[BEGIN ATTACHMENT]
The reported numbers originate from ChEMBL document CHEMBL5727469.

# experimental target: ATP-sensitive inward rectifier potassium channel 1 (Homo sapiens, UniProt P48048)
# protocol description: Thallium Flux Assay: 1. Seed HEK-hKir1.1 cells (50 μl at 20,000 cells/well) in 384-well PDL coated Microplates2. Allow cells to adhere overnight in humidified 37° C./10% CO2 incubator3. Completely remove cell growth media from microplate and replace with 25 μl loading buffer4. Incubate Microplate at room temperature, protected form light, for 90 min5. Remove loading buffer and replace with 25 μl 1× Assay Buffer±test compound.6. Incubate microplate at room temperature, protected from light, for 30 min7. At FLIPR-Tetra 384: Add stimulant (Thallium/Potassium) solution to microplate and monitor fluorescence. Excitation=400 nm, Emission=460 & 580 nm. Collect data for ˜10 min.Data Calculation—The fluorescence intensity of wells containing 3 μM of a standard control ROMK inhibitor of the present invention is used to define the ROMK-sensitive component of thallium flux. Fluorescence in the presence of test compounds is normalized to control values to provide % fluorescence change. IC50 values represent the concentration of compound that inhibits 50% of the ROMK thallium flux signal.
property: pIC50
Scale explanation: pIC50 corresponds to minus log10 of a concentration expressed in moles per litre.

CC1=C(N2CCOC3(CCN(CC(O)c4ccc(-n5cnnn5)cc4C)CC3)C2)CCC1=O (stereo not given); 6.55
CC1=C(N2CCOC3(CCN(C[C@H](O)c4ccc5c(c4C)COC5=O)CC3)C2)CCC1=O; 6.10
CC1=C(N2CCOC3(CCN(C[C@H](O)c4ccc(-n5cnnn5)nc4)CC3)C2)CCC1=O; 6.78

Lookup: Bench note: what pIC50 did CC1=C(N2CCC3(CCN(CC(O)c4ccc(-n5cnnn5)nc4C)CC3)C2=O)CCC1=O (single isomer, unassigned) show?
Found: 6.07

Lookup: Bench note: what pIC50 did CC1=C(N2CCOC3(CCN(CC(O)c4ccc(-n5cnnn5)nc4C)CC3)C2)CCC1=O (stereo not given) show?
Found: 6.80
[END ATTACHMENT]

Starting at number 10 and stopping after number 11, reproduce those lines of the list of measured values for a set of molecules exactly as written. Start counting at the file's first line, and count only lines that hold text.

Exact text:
Found: 6.07

Lookup: Bench note: what pIC50 did CC1=C(N2CCOC3(CCN(CC(O)c4ccc(-n5cnnn5)nc4C)CC3)C2)CCC1=O (stereo not given) show?